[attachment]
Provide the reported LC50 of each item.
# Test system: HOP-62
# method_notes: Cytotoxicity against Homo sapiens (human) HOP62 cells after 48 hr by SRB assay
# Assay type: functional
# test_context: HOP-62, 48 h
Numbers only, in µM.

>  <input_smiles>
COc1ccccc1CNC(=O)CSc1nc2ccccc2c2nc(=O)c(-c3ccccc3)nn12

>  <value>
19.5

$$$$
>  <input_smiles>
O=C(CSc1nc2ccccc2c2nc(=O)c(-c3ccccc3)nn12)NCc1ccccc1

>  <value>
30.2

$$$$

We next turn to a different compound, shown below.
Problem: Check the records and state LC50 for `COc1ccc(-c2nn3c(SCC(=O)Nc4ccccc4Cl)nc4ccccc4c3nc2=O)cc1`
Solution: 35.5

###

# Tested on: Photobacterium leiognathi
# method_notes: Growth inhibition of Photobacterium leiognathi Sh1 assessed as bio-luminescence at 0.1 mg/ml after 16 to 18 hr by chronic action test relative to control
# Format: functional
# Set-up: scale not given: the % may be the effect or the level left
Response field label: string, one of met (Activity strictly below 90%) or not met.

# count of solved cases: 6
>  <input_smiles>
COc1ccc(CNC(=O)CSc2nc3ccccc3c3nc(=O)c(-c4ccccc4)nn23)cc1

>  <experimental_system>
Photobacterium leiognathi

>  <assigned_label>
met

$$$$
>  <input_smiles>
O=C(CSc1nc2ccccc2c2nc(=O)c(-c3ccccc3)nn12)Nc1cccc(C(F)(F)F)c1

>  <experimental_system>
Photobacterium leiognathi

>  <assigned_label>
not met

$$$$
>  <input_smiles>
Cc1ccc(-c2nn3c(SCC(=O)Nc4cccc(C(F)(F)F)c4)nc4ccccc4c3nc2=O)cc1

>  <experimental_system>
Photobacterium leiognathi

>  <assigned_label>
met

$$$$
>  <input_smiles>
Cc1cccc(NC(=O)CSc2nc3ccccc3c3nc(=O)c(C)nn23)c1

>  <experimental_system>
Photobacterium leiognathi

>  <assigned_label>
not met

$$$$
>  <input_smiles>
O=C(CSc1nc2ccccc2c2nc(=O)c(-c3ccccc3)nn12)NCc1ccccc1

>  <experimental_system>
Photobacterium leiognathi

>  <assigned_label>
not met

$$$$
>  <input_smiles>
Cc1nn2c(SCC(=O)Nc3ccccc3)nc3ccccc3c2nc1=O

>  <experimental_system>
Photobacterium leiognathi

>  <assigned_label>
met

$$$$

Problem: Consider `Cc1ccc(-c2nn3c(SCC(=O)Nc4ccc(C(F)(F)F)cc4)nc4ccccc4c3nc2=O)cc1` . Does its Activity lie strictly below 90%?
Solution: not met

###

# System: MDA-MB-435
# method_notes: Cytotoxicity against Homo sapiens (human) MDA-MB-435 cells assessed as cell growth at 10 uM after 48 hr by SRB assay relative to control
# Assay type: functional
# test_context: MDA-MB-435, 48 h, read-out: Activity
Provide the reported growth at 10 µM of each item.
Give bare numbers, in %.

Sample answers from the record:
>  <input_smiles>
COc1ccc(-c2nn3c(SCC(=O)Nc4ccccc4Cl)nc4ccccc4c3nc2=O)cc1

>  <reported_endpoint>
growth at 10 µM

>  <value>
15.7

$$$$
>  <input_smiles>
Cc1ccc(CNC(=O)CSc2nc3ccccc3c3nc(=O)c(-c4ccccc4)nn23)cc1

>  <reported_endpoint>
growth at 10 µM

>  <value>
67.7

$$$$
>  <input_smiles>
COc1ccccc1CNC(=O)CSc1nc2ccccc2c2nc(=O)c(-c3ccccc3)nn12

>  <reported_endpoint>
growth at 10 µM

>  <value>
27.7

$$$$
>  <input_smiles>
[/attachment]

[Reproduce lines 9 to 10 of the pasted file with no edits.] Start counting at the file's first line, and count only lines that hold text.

>  <value>
19.5